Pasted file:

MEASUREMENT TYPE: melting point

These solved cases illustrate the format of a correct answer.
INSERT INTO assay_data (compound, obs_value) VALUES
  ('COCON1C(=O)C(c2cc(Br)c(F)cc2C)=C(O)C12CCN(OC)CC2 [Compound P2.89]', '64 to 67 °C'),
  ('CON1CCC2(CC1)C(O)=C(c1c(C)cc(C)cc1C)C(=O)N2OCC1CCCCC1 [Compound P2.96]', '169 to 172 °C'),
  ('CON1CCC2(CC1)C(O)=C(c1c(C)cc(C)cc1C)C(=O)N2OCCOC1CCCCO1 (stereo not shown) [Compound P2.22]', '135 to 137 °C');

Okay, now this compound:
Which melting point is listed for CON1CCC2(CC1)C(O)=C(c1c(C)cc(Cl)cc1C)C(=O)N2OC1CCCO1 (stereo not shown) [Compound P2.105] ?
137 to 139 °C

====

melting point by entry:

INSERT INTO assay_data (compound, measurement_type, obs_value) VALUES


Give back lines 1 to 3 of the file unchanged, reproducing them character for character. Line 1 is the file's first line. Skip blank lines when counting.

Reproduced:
MEASUREMENT TYPE: melting point

These solved cases illustrate the format of a correct answer.
INSERT INTO assay_data (compound, obs_value) VALUES